The exodus marks the real beginning of the history of Israel as a people and a nation. From this point on, the Bible speaks of a nation unified by God. It tells the story of Israel’s continued struggle with sin and obedience. Despite all of this, God chose them for a special role and sticks with them. The escape from Egypt is a watershed event in the Hebrew’s people’s life. Yet, we cannot separate this miraculous event from the journey in the wilderness nor the conquest of the promise land or the giving of the Law. These make up the grand story of God’s deliverance. What we find is that these four events together became THE defining event in the life of Israel, their understanding of their purpose in life and how they are to live as one people.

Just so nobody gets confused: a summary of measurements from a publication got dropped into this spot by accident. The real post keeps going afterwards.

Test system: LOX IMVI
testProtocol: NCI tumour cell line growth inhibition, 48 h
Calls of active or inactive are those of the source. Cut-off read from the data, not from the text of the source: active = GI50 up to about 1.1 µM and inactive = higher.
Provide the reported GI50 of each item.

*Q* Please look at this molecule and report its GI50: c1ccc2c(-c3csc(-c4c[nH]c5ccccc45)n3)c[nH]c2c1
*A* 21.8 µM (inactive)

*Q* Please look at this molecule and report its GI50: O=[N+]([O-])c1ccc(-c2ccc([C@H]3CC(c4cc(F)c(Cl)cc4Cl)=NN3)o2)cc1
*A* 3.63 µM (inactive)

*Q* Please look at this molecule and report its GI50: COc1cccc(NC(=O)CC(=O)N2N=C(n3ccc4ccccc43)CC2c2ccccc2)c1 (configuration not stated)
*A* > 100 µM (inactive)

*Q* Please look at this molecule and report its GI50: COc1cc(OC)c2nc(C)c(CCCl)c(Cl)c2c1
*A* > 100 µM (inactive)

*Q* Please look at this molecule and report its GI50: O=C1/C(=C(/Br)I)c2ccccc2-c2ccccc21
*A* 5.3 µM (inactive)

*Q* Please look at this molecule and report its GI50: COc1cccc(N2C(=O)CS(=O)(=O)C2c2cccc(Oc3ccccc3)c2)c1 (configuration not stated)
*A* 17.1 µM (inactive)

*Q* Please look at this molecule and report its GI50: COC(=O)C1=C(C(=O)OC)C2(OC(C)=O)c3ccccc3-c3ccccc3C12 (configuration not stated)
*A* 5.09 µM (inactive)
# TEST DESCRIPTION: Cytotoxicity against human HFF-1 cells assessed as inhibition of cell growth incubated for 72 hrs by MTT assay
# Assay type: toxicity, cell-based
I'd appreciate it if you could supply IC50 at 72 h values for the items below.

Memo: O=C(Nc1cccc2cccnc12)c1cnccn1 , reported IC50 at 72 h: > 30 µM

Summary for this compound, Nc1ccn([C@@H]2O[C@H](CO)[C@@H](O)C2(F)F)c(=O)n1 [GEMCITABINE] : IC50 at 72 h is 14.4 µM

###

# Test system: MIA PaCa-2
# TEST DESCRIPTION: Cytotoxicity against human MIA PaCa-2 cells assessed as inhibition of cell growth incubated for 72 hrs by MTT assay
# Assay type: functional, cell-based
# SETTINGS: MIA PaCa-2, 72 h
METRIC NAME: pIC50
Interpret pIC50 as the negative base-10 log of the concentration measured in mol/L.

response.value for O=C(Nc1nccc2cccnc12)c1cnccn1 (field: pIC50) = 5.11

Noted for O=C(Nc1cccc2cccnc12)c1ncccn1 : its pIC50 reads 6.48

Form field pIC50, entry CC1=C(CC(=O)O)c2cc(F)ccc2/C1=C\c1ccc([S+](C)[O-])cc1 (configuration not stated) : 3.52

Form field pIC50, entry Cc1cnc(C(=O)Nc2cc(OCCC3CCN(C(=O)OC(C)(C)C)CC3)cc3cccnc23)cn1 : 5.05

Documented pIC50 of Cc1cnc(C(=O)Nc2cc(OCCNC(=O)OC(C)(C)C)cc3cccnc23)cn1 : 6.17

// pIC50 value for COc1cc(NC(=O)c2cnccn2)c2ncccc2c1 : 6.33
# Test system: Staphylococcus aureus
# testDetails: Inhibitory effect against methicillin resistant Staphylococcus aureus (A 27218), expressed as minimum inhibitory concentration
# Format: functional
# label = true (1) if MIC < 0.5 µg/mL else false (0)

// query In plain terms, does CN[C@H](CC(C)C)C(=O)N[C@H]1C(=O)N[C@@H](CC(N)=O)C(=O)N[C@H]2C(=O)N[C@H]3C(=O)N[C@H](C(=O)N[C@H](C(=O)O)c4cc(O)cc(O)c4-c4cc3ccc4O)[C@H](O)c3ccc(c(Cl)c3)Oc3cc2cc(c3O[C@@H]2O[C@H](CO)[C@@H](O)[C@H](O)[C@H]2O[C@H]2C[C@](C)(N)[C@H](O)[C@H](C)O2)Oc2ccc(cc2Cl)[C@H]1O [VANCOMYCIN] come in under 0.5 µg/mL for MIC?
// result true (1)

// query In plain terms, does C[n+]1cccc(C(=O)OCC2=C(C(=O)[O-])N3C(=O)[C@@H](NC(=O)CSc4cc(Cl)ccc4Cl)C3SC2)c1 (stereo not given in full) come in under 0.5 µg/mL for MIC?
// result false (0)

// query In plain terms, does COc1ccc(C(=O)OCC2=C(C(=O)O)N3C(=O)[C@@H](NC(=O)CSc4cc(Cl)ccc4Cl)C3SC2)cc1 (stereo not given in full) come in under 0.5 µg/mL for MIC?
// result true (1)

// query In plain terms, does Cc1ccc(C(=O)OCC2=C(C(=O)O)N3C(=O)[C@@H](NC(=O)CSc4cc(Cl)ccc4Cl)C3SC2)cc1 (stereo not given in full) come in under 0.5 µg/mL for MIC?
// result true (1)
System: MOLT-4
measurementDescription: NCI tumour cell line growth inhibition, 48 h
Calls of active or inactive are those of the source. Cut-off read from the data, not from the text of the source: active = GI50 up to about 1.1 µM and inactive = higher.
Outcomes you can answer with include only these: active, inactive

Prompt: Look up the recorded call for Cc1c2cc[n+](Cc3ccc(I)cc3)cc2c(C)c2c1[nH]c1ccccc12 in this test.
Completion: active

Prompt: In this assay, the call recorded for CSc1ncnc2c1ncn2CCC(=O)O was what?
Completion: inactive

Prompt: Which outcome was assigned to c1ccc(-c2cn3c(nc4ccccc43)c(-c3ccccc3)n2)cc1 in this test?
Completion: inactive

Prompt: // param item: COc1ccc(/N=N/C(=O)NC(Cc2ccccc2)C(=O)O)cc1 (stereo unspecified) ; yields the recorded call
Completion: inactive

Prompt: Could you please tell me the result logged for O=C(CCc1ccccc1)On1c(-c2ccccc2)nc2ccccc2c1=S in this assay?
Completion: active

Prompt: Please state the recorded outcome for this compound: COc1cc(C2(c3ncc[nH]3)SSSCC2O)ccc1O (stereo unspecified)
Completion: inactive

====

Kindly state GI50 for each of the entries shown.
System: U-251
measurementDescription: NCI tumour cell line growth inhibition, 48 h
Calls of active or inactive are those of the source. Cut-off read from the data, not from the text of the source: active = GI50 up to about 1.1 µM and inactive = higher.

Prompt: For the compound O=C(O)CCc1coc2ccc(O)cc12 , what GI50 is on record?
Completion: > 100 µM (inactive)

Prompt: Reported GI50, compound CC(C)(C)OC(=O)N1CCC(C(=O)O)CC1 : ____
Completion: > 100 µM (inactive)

In the great narratives of the Old Testament, the central character is always God and reveals who He is. What do we learn about God in our readings this week? God is all powerful. This is not the first time we have seen the power of God. In Genesis, God is the author of all creation who spoke everything into existence. We see God has the power to destroy through the flood. And we see God has the power to give life by helping a couple who is long past child bearing years overcome their barrenness. We see that God is able to work in spite of the sin of his children and the terrible events that happen to them. Nothing will thwart God from accomplishing His will. But in Exodus the question of God’s power is infinitely challenged. The Hebrew people are now enslaved in the most powerful nation of the world. A lone man, Moses, is enlisted to challenge the Pharaoh of Egypt, who is considered to be a god himself, to free the Hebrew people. What transpires is an epic showdown with the God of Israel and his emissary pitted against the god Pharaoh and the gods of Egypt. Clearly, from the eyes of the world, all of Egypt and maybe even some of the Hebrews, Moses was outmanned and outgunned. But time and again, God’s proves his power through each plague, the Passover, the parting of the waters of the Red Sea and even the journey in the wilderness as he provides water and manna. James Martin writes, “In reality, the Lord’s route was designed to get Israel out of Egypt and away from Egyptian control in such a way that only he, the Lord Almighty would be recognized as deliverer of the Hebrew people.” The Lord’s promise was done in such a way that the reputation of the God of Israel spread to the surrounding nations. For centuries to come, the nations of the world feared the God of Israel and no one doubted His power.